Getting a positive result does not ensure your doom. It merely means that you are at a greater risk of developing these types of cancers. You can consult a medical specialist to understand the risks you might be vulnerable to. If the risks are indeed huge, you could opt for an oophorectomy. However, his decision must be made after a clear understanding of its repercussions on your health, including paving the way to early menopause.
Every surgery comes with its own sets of side effects. Not only are you put under the influence of anaesthesia, but your body is also invaded by artificial equipment. Several complications might develop following the surgery. These include a blocked intestine, damage to the surrounding organs and infection.
There are various long term effects that oophorectomy can cause. The absence of ovaries could lead to an incredibly steep drop in the levels of oestrogen and progesterone. It can cause various side effects.
Symptoms of menopause
Several menopause symptoms can be triggered by a drop in your hormones. These include insomnia, dry vagina, hot flushes and fuzzy memory. Going through the surgery might not make these symptoms appear immediately. However, women who have had the procedure done will experience them sooner than those who haven’t.
Oestrogen helps maintain the strength of your bones. So with the drop in your oestrogen levels, your bone health is put at risk. It makes your bones vulnerable to developing osteoporosis, which makes your bones thinner. Osteoporosis makes your bones more susceptible to breakage.
A decrease in oestrogen could make you vulnerable to heart diseases. It includes heart attack, altered heart function and stroke. It is essential that you must adopt a healthy lifestyle that includes exercise and a healthy diet. Smoking and other such harmful habits must be discarded immediately as they might make your symptoms worse and the risks greater.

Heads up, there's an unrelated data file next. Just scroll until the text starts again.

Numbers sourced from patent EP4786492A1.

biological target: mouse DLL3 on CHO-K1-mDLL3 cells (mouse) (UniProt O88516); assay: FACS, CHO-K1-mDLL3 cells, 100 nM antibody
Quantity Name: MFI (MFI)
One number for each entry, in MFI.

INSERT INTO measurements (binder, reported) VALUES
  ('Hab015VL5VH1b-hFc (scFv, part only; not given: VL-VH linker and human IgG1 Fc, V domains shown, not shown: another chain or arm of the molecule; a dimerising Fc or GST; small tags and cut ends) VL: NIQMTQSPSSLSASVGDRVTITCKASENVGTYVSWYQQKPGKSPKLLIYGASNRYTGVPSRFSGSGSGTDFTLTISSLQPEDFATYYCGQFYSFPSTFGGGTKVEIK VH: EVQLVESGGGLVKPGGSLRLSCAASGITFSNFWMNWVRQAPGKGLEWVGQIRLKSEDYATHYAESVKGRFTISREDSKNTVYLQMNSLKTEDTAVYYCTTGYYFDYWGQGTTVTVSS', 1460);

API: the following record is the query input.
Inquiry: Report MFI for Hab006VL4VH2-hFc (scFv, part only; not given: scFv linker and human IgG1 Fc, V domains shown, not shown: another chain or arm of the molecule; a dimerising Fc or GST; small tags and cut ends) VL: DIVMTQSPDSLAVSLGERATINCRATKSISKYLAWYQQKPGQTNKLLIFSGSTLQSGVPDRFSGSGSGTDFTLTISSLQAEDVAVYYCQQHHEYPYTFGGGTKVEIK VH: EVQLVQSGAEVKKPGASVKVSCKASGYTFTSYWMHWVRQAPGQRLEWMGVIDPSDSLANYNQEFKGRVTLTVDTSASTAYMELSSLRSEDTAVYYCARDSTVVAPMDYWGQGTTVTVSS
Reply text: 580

You should have a thorough understanding of all of these side effects before choosing to go for the surgery. A consultation with a doctor can help you make an informed decision.
Oophorectomy causes your hormones to take a sudden plunge that could be detrimental for your health. So your doctor might prescribe hormone therapy after surgery so that the side effects are minimised. Hormone therapy is, however, known to increase the risk of developing breast cancer. So women who have gone through oophorectomy before 45 years of age usually avoid hormone therapy as it puts them at a significantly higher risk of heart disease, neurological disease, cancer and premature death.
There are several alternatives to hormone therapy that can be achieved easily at home. Keeping cooling items nearby and avoiding habits that might trigger your hot flushes, like drinking alcohol and eating spicy food, are some of the measures that must be taken. A water-based vaginal lubricant can take care of your dry vagina and make sex pleasurable again. To beat insomnia and get better quality of sleep, you should avoid smoking before going to bed. Going to sleep and waking up at the same time can help you maintain a regular sleep cycle. Exercise, yoga and meditation can help relieve stress and lead to a healthier life.